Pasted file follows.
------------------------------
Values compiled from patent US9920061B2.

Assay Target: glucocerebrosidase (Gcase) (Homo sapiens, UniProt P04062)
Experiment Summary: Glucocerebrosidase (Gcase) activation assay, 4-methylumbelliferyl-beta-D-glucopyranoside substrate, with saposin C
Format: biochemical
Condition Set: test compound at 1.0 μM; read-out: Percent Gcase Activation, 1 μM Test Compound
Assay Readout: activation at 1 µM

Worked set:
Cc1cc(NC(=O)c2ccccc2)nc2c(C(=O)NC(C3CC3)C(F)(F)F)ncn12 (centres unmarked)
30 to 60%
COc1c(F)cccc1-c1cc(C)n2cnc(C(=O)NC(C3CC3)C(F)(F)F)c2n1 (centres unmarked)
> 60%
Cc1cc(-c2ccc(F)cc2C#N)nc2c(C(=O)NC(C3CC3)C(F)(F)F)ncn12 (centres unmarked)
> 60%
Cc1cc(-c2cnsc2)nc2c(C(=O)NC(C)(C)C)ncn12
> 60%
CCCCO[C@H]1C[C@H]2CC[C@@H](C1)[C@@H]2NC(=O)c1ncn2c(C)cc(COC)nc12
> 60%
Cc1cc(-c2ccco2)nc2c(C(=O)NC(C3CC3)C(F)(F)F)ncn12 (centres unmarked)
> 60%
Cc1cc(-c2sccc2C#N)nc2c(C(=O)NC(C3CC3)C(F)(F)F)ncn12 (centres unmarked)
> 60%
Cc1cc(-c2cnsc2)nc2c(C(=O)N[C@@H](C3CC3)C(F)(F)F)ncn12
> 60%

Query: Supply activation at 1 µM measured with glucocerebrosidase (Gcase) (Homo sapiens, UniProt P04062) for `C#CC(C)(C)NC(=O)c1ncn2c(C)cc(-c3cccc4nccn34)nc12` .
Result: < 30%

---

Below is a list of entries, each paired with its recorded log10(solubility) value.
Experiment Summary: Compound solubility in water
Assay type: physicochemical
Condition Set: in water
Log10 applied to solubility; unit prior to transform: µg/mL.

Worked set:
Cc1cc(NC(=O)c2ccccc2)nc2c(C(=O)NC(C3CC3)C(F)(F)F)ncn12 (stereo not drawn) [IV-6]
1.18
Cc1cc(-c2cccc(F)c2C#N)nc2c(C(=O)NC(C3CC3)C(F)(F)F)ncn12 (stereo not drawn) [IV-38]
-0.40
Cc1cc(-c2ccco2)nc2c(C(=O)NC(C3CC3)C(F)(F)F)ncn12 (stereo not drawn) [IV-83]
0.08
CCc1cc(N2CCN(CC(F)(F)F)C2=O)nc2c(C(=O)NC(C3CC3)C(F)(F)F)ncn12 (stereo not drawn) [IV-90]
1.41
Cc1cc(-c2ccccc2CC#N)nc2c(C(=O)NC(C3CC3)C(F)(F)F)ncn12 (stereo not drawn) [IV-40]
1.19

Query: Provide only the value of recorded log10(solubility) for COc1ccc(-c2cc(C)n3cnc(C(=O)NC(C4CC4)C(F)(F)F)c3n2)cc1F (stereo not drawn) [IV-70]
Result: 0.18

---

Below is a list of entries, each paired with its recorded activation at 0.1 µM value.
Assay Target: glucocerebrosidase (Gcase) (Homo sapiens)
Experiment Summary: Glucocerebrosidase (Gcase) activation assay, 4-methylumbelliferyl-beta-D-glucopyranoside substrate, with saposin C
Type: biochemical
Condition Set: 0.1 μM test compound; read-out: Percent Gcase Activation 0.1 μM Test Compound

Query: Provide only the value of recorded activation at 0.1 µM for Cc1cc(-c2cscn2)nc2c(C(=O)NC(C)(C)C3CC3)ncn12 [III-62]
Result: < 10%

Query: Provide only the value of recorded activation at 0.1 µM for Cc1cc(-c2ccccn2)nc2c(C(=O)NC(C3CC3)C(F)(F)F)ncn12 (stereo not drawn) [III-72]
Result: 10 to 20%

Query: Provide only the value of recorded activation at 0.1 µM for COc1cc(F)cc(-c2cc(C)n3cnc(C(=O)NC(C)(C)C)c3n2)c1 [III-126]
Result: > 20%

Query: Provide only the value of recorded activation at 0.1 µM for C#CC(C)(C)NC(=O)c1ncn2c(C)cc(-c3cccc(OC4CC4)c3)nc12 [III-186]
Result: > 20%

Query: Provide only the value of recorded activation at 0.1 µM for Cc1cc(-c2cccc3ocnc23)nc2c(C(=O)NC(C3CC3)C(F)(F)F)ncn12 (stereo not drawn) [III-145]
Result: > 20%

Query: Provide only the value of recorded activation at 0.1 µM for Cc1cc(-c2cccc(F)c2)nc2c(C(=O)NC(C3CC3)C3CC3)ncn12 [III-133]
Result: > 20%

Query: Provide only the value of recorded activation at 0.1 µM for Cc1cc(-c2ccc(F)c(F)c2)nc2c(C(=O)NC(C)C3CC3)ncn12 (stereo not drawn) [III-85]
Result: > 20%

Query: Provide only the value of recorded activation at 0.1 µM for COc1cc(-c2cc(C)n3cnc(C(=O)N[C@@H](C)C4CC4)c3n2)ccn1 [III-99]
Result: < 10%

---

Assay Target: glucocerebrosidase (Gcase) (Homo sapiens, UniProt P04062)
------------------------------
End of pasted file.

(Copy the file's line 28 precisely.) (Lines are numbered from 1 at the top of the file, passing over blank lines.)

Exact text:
Experiment Summary: Compound solubility in water